The sergeant explained that “there was a time when you could resolve things like a man” and went on to give several extreme examples (such as shooting someone at a poker game for calling you a liar in the Wild West), but now we live in a “tattle-tail society”. I don’t think “resolving things like men” has to require violence. And I wasn’t looking for an apology or any resolution of than the guy in the Hummer being fully aware of his actions, as I stated, I firmly believe in the “The More You Know” mentality.
The sergeant asked if the food at Taco Bell was so delicious it was worth getting shot in the face over. Of course the answer is no. And that scenario seems so absurd to me, yet that is the world in which we live. The most enlightening thing I learned from the sergeant is this: by approaching the vehicle I was being aggressive, the person inside could have shot me in the face and killed me, and they would have been 100% within their rights to do so.
The sergeant encouraged me to just let things “roll off my back” and sleep better at night knowing I’m a better person who is nicer to others than those who I see who aren’t nice to others. He advised that if it isn’t worth calling the police about then don’t do anything, and if it is then don’t do anything except call the police. He, the sergeant, also believes that those who do wrong and treat others badly should be addressed so he “went to an academy and took an oath” – I’ll remind you, so did the person who (assuming he wasn’t lying about being an officer) was rude and said he would arrest me for threatening him, even though I said nothing threatening – again, walking up to someone is the same as threatening them.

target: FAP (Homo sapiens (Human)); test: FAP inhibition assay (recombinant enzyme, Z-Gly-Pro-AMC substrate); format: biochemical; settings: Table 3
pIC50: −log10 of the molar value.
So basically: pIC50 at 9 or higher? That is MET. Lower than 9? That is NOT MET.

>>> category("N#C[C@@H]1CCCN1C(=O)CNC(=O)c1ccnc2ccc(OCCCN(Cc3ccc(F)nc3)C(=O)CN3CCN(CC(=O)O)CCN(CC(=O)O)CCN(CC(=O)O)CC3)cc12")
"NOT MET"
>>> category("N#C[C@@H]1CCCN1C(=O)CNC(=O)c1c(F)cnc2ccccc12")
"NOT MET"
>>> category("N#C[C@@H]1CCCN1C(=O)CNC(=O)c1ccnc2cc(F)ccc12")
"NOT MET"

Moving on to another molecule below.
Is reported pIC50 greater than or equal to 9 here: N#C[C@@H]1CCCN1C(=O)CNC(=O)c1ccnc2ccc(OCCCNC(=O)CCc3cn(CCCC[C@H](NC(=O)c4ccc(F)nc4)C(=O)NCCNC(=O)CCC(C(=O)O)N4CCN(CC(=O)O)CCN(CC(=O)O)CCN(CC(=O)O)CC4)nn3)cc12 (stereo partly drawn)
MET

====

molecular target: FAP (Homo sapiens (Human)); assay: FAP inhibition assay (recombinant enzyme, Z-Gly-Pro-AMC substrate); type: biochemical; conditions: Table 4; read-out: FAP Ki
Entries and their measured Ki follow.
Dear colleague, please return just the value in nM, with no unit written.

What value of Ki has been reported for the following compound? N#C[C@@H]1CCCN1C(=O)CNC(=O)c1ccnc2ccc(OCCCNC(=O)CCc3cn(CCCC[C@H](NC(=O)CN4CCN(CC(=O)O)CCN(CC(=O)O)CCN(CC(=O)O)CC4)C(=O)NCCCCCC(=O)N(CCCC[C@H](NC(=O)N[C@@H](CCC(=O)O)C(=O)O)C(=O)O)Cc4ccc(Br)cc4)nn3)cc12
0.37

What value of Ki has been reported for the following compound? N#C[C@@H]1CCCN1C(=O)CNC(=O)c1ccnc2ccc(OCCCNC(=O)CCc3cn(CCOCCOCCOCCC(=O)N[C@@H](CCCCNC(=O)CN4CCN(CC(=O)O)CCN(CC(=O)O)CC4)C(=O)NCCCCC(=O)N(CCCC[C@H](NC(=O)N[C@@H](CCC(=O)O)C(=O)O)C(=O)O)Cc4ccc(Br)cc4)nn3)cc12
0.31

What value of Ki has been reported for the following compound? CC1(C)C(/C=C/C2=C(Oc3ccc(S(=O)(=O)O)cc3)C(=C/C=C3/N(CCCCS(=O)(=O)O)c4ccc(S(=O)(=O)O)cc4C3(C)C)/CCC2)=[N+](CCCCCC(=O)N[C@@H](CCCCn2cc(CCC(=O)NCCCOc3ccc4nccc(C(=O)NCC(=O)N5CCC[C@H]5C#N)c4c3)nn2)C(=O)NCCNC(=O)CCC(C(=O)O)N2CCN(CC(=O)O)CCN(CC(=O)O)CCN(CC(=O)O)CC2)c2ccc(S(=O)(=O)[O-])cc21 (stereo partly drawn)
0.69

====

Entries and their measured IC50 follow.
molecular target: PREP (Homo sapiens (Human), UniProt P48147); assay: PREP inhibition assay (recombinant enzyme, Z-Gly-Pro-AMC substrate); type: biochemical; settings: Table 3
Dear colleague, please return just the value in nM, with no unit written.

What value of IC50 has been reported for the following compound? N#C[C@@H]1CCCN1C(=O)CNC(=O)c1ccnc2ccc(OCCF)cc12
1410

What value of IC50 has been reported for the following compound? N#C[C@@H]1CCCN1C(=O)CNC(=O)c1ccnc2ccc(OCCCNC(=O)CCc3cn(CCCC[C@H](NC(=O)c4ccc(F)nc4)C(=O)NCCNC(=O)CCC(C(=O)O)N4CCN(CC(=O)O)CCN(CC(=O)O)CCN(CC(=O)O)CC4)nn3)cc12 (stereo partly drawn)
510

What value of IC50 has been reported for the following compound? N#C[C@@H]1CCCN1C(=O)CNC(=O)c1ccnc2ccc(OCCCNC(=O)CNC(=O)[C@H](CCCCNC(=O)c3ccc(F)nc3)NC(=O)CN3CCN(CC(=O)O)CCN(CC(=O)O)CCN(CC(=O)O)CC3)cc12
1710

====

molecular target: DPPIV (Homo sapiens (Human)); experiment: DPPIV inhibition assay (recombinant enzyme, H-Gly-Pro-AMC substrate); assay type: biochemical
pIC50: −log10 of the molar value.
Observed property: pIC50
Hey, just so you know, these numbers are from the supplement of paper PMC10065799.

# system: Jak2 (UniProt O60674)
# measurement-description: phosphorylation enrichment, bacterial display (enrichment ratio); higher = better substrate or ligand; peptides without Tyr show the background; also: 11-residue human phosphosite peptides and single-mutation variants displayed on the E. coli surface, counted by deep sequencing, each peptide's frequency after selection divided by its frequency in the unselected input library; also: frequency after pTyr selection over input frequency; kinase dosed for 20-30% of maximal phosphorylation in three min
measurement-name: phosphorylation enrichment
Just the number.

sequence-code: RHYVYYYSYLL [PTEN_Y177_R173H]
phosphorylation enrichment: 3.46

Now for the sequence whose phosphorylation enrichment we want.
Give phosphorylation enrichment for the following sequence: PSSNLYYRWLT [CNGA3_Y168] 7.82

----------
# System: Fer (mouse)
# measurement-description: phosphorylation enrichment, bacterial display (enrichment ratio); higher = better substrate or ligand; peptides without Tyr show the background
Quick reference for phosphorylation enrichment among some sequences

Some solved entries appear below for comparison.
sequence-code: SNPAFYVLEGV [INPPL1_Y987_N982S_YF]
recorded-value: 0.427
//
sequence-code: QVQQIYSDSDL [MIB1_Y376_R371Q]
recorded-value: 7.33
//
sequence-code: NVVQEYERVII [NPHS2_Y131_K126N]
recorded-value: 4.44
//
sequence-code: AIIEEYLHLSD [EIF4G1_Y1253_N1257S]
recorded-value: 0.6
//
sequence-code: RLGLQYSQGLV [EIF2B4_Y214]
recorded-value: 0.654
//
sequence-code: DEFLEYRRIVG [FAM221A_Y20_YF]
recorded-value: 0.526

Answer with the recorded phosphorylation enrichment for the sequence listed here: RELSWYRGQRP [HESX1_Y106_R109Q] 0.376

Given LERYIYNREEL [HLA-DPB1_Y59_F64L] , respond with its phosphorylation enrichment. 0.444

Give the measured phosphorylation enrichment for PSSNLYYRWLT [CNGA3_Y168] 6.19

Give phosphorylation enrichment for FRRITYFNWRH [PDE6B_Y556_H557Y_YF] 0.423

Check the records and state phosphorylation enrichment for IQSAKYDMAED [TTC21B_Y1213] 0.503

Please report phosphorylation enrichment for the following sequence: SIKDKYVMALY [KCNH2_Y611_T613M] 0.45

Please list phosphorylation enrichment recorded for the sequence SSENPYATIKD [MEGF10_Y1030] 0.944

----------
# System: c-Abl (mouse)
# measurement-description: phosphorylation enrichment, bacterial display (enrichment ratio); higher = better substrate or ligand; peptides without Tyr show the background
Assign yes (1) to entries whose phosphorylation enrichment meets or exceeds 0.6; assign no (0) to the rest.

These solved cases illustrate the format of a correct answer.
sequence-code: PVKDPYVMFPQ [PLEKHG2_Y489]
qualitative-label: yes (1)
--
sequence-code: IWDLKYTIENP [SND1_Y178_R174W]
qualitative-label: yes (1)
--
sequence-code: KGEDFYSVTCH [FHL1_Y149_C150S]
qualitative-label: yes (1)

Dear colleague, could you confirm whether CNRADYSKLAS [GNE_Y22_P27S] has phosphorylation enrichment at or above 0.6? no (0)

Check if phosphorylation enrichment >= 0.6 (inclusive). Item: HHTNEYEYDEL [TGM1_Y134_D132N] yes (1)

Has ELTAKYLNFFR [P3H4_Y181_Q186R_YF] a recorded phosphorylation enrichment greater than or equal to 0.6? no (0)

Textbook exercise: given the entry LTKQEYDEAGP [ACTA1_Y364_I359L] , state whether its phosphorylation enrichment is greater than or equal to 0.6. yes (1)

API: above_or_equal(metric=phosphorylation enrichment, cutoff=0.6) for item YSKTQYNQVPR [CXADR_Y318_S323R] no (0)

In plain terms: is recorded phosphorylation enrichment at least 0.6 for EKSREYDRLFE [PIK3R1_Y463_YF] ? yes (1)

As to “Disturbing the Peace” versus “Threatening an Officer” – I obviously wasn’t threatening, and if disturbing the peace where an issue the guy in the Hummer would have told me to get back in my car, not just walk away (since that implies that he doesn’t care where I walk to, just that I am not bothering him – all the officers that I know personally are really good at being specific, and also good at not confusing charges they are levying against someone).
The sergeant asked if we had reached “an understanding” and I told him I wasn’t happy about it but “I understand the rules”. The rules being, as I understood them from my phone conversation with the sergeant (and now I am expositing):
1. We live in a society where it is lawful to kill each other over verbal exchanges we did not want to have at that time, as long as the person doing the killing is seated in a car that was approached by an unarmed civilian.
2. Police officers not in uniform, and without presenting a badge, can arrest people for talking to them when they don’t want to be bothered.
3. Don’t try to address problems in society, despite what we teach our kids in public school about bullies the reality for adults is that there is nothing that you can do about them, except call the police – and I for one don’t think most bullying situations have to involve police, and I would venture to guess that most police officers would agree with me, as would the victims of crimes like rape and robbery who would not be attended to as quickly while police are dealing with fast-food drive-thru lines.
My dad thinks I should have requested an officer be sent to the Taco Bell and reported the guy in the Hummer for impersonating an officer (since he stated he was an officer but did not display a badge), but again, had I not been threatened with arrest I would not have called the police at all – and had the guy in the Hummer really felt threatened he would not have rolled down his window all the way without me even knocking on his door.